As Congress debates the reauthorization and reform of Section 702 of the Foreign Intelligence Surveillance Act (FISA), Members should keep in mind an instructive example from a local government that shows just how personal mass surveillance abuse can be.
During the pre-vaccine, early Covid era, Calvary Chapel San Jose in Santa Clara County, California, continued to hold regular worship services with hundreds of unmasked congregants, in defiance of official shelter-in-place orders. The county reacted by seeking north of $1 million dollars in fines against the non-denominational church, an action now wending its way through court.
Not content to fine the church, or warn congregants, Santa Clara County mounted a large surveillance campaign that managed to compromise both the Fourth Amendment rights of the congregants against unreasonable searches and seizures, while also compromising their First Amendment right to the free exercise of religion.
Some of the spying was physical, with county agents making 44 visits to Calvary Chapel in 2020 and 2021. Agents also parked a surveillance car in the parking lot of a nearby church, until they were asked to leave.
The county then turned to invasive and warrantless geofencing, using Safegraph software to track local citizens’ cellphones on church premises, following churchgoers as they went to the sanctuary room, nursery, the prayer room, even to the bathroom.
In a federal lawsuit against the county, the church’s complaint noted that location data reveals more than a target’s physical movements. It also shows “a person’s pattern of life. These tools provide a story about where and with whom people socialize, visit, worship, and much more.”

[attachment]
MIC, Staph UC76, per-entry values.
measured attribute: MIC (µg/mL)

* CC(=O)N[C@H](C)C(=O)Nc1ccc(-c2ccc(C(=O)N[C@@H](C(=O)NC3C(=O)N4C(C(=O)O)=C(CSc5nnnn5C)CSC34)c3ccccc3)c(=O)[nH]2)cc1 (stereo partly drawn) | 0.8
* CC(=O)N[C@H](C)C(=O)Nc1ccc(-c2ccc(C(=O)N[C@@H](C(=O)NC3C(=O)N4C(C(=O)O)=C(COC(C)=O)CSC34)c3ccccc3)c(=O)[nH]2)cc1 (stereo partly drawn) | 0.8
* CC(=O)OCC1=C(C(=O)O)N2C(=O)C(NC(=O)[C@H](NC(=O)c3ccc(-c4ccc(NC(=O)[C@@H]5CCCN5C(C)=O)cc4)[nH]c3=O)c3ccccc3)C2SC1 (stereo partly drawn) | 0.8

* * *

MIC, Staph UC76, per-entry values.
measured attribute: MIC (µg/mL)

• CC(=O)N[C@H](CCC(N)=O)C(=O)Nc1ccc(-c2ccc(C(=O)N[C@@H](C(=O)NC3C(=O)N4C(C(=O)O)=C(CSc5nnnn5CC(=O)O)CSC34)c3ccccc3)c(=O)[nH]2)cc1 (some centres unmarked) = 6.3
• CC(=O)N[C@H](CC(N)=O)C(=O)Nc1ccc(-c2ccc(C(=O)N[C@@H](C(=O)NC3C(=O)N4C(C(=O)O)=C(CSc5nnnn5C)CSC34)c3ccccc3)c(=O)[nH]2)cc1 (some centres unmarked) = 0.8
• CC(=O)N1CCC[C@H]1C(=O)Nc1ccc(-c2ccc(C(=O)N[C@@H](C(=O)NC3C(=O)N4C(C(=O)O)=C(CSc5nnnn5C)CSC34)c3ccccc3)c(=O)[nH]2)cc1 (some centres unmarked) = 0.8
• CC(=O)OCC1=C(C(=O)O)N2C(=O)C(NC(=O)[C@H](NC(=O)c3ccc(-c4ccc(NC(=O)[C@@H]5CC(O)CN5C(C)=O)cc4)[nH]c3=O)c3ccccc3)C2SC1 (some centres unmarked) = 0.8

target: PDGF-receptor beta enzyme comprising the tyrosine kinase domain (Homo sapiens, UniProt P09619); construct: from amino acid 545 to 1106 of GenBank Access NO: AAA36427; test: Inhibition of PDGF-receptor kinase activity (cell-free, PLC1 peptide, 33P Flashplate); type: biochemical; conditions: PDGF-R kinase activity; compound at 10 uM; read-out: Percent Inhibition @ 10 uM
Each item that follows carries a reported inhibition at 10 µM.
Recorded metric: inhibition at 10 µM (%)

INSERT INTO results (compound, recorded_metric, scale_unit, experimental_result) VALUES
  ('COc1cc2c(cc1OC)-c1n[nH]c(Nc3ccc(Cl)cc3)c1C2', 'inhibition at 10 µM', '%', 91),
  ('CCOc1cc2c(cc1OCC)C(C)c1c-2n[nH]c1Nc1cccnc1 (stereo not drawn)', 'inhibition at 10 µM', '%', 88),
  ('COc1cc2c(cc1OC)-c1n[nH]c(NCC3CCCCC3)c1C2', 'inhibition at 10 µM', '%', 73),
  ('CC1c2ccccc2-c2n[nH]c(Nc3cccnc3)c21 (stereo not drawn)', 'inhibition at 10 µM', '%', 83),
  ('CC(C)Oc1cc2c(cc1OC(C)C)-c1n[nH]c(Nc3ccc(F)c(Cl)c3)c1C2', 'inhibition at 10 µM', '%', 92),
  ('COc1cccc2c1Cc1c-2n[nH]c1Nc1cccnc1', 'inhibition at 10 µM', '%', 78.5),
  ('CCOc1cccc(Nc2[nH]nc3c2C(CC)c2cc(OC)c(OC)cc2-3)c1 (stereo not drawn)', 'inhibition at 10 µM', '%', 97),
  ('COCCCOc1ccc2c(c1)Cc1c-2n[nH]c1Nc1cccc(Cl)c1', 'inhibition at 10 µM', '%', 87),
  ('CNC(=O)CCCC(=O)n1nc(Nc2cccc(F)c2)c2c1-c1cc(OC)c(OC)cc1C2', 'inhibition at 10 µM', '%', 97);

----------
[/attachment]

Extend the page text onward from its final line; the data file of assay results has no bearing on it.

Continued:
Data scientists tested just how anonymous geolocation data really is. Researchers at Imperial College London developed a machine learning model that was able to correctly re-identify 99.98 percent of Americans in any anonymized dataset using just 15 characteristics including age, gender, and marital status.
In another study that investigated smartphone location data, researchers were able to uniquely identify 95 percent of the individuals in a dataset with just four spatio-temporal points.
It is hard, then, to say the church exaggerates when it informs the court in its filing that “this is not just un-American; it is downright Orwellian.”
This surveillance was apparently done not to investigate a crime, which requires the government to obtain a warrant, limited in time and scope. It was done to give the county data information it could weaponize against the church in its ongoing lawsuit for violating public health orders.
Whatever one thinks of the church’s defiance of the county’s orders, the warrantless use of geolocation surveillance against hundreds of local residents is an example of how reckless government at all levels can be with widely available technology.
“There are all kinds of concerns with geofencing when you talk about your First Amendment rights like freedom of expression or freedom of religion,” Mike Katz-Lacade of the Center for Human Rights and Privacy told The San Jose Mercury News. “You could conceivably use it to see who goes to a mosque – or discriminate against certain religious groups or minorities.”
These same geolocation tools are widely available to federal intelligence and law enforcement agencies, which can either deploy them or simply buy the underlying data of our location tracked by our phones and apps.
Thus, this local story is one of national significance. It is something to keep in mind in debating needed changes to Section 702, the authority Congress designed for foreign surveillance but which the FBI uses routinely to conduct criminal investigations of Americans.